Sunday, March 15, 2009

Brilliant. UK education gets an A* for defeatism

British schools are failing horribly. But when a useful idea emerges that might help, it gets shot down in flames

Bankers becoming teachers? What a bonus! Or maybe not. The Government's plan to fast-track ex-City workers into teaching has unleashed a furore from people who see it as a scam, a quantitative easing of the unemployment figures. "What will they teach?" is the common refrain. "How to screw up the stock market?" Well, perhaps they could teach more children to count. When 150,000 pupils start secondary school innumerate every year, I'm not sure we can afford to be so precious about who is at the blackboard.

One of the most inspiring teachers I ever met was a finance man, Steve Mariotti. After being mugged in the Bronx he tried to deal with the trauma by becoming a maths teacher and signing on at a sink school. After two terms he was close to giving up: he asked his worst students if they remembered a single thing he had said. After a blank silence one boy retold, in detail, a story Steve had given from his business career. This boy didn't care about abstract maths. But he was hungry to understand money and profit, the language of the street. So Steve kept teaching, but made more use of his life experience. He created an "entrepreneurship" curriculum (called NFTE), which improves results across many different subjects, and is now used in 13 countries.

I have seen his ideas working in US charter schools, which are publicly funded but independently run. In a school in Brooklyn, with metal detectors on the door, I was mobbed by a group of teens selling T-shirts, home-made gizmos and books that were the practical product of the course. Some of the books were in Japanese: I must have blinked. "Yes we've just started Japanese," I remember the headmistress saying. "I don't see why our students should be denied the opportunity". There, in one of the bleakest parts of the city, was ambition on a scale those children deserved. She saw no reason why her mostly African-American pupils should not go as far as any on the Upper East Side. And she was right. But she was lucky to be running a charter school, free from deadening bureaucracy.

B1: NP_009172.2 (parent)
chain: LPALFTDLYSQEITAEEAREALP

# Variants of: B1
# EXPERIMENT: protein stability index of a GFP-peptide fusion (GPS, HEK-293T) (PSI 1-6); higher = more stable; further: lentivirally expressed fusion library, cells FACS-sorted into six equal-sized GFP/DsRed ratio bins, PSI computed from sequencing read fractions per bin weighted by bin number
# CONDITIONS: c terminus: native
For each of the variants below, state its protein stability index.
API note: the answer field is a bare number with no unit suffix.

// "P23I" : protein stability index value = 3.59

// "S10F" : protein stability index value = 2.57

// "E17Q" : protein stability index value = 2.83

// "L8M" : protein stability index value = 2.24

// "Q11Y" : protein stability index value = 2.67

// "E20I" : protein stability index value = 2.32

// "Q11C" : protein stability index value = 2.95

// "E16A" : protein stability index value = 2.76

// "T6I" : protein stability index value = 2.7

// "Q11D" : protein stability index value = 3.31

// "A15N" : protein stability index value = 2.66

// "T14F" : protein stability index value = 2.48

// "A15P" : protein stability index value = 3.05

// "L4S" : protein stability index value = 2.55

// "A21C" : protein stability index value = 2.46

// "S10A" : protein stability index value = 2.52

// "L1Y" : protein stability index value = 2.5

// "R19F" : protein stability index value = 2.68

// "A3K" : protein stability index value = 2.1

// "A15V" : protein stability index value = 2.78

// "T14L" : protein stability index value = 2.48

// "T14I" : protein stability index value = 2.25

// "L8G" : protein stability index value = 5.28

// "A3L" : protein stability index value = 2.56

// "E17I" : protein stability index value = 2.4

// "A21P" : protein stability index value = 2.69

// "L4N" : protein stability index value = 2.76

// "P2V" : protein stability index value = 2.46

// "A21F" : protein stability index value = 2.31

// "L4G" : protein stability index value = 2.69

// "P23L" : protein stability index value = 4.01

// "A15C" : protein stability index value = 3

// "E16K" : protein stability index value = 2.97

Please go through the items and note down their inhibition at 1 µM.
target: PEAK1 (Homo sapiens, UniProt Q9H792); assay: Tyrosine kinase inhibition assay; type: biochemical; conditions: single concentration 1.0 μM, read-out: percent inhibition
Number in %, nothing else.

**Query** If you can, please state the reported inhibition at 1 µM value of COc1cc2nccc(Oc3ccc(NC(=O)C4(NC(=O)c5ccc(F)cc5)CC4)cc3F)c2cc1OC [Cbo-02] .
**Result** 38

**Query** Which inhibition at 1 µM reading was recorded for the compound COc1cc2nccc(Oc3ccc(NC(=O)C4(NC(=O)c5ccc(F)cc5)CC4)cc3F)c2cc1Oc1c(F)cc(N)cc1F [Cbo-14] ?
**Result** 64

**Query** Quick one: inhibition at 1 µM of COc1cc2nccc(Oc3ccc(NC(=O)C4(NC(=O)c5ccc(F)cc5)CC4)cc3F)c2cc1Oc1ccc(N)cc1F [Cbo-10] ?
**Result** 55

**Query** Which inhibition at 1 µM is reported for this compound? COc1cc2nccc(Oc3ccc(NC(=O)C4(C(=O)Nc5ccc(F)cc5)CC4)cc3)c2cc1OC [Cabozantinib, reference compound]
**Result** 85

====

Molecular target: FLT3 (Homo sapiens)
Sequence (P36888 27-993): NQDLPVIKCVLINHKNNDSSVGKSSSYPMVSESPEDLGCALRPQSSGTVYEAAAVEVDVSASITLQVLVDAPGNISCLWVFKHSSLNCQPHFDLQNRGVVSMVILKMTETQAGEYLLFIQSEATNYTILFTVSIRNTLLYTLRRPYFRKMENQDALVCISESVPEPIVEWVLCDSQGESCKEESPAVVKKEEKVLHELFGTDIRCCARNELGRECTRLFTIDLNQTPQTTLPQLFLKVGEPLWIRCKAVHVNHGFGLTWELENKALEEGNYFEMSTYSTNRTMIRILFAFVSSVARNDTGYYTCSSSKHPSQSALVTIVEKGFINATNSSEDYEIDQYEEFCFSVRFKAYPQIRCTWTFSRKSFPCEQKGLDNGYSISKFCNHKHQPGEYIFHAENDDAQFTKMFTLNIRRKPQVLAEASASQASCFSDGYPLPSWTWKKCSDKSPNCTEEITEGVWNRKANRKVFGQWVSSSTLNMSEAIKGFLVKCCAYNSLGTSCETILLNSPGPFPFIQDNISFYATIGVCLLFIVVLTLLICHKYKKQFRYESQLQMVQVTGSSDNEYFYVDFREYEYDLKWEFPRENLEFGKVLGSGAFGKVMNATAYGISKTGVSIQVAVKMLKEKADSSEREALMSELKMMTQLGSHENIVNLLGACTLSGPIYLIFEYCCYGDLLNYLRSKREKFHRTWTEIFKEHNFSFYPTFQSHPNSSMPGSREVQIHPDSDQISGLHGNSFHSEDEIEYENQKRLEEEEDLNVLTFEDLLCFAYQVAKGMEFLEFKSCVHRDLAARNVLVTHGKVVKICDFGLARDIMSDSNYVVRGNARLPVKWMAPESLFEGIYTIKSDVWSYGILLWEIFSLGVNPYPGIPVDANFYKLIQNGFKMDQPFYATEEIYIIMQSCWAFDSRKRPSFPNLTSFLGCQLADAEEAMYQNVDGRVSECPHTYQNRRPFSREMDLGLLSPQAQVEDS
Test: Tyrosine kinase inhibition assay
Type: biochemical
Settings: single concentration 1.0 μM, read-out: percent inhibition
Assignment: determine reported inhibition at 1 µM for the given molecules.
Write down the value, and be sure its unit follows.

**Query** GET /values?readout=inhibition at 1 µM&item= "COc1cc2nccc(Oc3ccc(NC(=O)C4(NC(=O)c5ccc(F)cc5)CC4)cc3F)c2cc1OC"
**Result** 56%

I have seen great schools transforming the lives of poor children in Britain too. But there is a fatal lack of ambition in much of the education debate. Increasingly the view seems to be that whole swaths of children have become almost impossible to teach, that teaching is mostly behaviour management and that anyone who thinks they could do it better is naive. That is the tenor of most of the comments about fast-tracking bankers. But there is no genetic reason why Finland routinely comes top of international league tables that Britain keeps slipping down. When one in five children is leaving school without any recognisable qualification after 11 years in the classroom, a period in which we have spent 650 billion pounds on education, we literally cannot afford to be defeatist.

Defeatism is widening the gap between rich and poor. In 2002 the Government decided that learning a modern language was asking too much from children. It made languages optional. The result is that fewer than half of 14-year-olds are now taking a language GCSE, and some schools are closing the opportunity to all pupils. Languages, like proper science, are increasingly the preserve of the fee-paying minority. So are top exams. If you grow up in Singapore, or New Zealand, or go to an independent school, you can take international exams that are more rigorous than the dumbed-down GCSEs that Manchester Grammar School has just said it will scrap. If you're in the UK state system, you're being told to travel third class.